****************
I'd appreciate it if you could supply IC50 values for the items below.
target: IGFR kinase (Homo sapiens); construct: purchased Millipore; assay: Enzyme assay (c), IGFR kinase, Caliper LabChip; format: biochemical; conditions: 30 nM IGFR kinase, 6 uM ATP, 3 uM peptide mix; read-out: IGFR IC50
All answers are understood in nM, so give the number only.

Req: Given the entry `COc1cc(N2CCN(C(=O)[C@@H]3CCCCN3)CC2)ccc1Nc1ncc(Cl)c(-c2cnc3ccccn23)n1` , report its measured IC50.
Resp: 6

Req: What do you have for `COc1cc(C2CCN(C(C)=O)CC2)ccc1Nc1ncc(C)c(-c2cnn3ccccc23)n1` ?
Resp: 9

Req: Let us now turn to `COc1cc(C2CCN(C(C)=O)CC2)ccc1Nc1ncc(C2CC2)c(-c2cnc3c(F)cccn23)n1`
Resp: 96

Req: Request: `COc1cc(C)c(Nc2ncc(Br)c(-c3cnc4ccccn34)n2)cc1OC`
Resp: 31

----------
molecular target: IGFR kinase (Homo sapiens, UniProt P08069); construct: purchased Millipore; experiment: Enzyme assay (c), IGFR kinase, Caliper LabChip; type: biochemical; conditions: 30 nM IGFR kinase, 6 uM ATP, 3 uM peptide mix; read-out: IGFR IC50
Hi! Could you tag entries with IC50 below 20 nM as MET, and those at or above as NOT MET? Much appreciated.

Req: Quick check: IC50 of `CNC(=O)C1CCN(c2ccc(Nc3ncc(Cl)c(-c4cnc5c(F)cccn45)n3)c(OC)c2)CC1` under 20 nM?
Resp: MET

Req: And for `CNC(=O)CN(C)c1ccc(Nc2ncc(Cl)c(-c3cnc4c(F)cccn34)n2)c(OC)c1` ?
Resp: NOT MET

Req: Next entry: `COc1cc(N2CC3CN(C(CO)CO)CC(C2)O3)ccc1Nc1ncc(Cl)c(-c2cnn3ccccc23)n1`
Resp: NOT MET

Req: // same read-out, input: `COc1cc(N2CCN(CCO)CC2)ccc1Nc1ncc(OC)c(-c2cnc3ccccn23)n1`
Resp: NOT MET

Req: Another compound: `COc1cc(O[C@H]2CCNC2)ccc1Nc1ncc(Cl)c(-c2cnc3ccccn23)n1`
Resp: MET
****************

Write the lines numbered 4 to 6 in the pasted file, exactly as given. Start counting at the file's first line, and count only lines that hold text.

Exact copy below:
Req: Given the entry `COc1cc(N2CCN(C(=O)[C@@H]3CCCCN3)CC2)ccc1Nc1ncc(Cl)c(-c2cnc3ccccn23)n1` , report its measured IC50.
Resp: 6

Req: What do you have for `COc1cc(C2CCN(C(C)=O)CC2)ccc1Nc1ncc(C)c(-c2cnn3ccccc23)n1` ?